Surgeon Paolo Macchiarini did not apply for the necessary ethics approval to perform the pioneering transplants he’s known for, according to the Swedish Research Council.
Chief Legal Counsel Anna Hörnlund, who wrote a letter in this week’s The Lancet, says Macchiarini’s work needed to obtain ethical approval from one of six regional ethical review boards, as required by Swedish law — and neither Macchiarini nor his former employer, Karolinska Institutet, did so:
The Journal of Sex & Marital Therapy has retracted a 2012 paper by a pair of authors in Spain who failed to obtain approval to adapt the model of sexual function they used in their study.
The article indicates that the work was based on previous research. But that declaration wasn’t enough to satisfy the creators of the model involved.
The most recent notice mentions the investigation, and specifies that the first author, Satoshi Hagiwara, was responsible for the problematic figures in the paper. Hagiwara is also the first author on two retracted papers we reported on last year; one of the earlier retractions also mentions the investigation, but does not assign responsibility to any particular author. All three papers share three authors.
The retraction notice for “Continuous Hemodiafiltration Therapy Ameliorates LPS-Induced Systemic Inflammation in a Rat Model,” published in the Journal of Surgical Research, explains the issues with the paper:
A paper linking the fecal microbiome to obesity has been retracted after it became clear that one of the co-authors faked some of the data.
The 2014 paper in Diabetes — which found that rats given fecal transplants from obese mice were more likely to become obese themselves if given a particular diet — was pulled after after an institutional investigation found a co-author guilty of falsifying data underlying one figure and fabricating the data of two others.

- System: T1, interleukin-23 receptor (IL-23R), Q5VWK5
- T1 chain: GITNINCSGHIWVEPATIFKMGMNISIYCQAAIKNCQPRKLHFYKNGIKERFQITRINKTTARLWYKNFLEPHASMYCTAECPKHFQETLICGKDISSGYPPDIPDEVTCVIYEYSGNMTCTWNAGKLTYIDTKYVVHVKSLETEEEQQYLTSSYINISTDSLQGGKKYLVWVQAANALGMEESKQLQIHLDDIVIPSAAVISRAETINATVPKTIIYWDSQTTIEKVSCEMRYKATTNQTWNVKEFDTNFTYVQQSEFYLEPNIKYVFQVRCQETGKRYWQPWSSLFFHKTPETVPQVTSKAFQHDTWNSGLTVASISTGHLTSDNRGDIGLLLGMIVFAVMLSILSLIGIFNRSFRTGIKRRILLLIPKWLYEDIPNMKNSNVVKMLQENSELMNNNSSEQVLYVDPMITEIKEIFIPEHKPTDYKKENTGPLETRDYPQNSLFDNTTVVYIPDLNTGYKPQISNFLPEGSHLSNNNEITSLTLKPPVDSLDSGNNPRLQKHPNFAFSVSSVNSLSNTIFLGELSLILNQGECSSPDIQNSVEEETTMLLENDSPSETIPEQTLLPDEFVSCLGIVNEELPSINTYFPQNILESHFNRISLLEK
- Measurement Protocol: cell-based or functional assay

Co-author Yassine Sakar — formerly based at the French National Institute of Agronomic Research (INRA) in Paris, France — was found responsible for the misconduct. But an official from the institution said that some responsibility must also be shared by the corresponding author Mihai Covosa, who has since resigned from the institution.
A research assistant at King Saud University (KSU) has lost his job after he used material from a student’s thesis without permission or attribution in a paper.
Lakshmana Krishnappa was terminated after a disciplinary committee considered his case last November, the vice dean for postgraduate training and research at KSU told Retraction Watch. In April of last year, Krishnappa retracted a paper published in January 2015 — we think that’s the date; the journal doesn’t make it all that clear — that included plagiarized material, published in Reviews in Medical Microbiology. He recently lost a second unrelated paper for duplication.
Here’s the retraction notice for the Reviews in Medical Microbiology paper, “Acinetobacter baumannii: pathogenecity, virulence factors and their correlation with adherence and invasion:”